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We used the Ncam system to accurately place markers onto the blue screen to represent the areas being described in the dialogue – in advance of the shoot. Without the Ncam system we would have had to guess where Philip needed to point and then retrofit our world in post to match. Not only could we see the shots in real time, but we saved a lot of post-production time by not having to adjust our world for one shot.”

As planned, the post team also used Quicktime files captured from the Ncam system as backgrounds for screenings while the final VFX were being created. “This saved us even more time in post because we had backgrounds already done to quickly place into the edit and help us to flesh out the movie. It also meant that we had very good starting points for our matchmoves in post-vis – the VFX assembly process carried out after the shoot - both huge advantages for the first screening of the movie,” said Max.

A Glimpse into the Future

By the end of principal photography, both the director and DP were enthusiastic about Ncam and felt that having a glimpse into the future of their movie was a huge advantage, which made them more accommodating to a new workflow.

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Max’s main advice for a successful shoot with a pre-vis system like Ncam is to keep a good relationship with the camera team. “If something is not working for them, find a better solution,” he said. “Also, think carefully about where to place the Ncam operators’ workstations and make them easy to move. Things change quickly on a film set, and if space is at a premium, VFX needs may be overlooked. Looking ahead to the next set-up is vital, so as to not miss a take. We kept in constant communication with ADs to stay one step ahead.”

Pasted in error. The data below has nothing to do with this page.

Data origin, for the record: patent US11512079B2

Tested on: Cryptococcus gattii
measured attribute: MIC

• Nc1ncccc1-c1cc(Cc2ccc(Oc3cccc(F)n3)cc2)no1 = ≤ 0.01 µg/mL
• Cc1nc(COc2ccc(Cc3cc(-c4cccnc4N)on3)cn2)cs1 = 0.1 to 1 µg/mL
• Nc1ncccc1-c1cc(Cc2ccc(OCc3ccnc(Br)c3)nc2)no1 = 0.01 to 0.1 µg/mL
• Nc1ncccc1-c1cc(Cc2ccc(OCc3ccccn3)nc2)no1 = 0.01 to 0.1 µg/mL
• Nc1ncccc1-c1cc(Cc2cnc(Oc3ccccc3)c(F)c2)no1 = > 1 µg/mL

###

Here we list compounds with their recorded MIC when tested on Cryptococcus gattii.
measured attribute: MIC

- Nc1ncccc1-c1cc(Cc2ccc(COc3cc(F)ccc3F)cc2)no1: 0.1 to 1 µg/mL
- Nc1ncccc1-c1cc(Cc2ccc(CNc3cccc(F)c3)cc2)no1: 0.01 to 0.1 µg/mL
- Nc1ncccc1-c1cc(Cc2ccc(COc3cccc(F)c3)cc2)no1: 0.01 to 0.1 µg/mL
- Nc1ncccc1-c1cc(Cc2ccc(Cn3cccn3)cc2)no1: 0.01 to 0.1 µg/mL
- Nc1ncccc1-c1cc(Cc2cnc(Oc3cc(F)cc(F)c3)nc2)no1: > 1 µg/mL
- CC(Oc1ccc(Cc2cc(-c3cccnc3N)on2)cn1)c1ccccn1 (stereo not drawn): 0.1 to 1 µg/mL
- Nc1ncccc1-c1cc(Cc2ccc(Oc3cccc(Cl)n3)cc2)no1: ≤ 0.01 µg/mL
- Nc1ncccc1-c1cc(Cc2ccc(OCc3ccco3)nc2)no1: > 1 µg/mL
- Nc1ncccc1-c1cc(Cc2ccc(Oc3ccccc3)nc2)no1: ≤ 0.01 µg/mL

He also recommends meticulous preparation. “Prep time when our Ncam team and pre-vis asset team could check the assets was vital - not only to make sure they worked within the Ncam system, but also that they were grouped properly with correct pivots to help us to make changes efficiently while filming,” he said. “It’s absolutely essential not to hold up filming, and with proper preparation this can be avoided.”